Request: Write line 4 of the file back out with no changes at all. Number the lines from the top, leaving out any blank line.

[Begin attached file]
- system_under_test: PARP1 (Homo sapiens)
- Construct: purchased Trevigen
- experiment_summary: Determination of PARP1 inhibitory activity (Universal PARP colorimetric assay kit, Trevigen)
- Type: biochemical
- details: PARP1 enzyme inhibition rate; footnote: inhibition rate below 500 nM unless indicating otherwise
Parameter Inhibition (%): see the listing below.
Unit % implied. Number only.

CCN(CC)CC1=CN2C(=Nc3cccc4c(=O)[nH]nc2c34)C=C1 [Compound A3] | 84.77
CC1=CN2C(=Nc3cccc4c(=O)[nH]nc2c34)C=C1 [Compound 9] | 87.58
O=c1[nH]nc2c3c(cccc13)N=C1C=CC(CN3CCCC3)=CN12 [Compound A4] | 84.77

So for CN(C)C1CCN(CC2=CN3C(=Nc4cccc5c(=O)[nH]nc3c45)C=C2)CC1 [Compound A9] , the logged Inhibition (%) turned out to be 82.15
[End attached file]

- Type: biochemical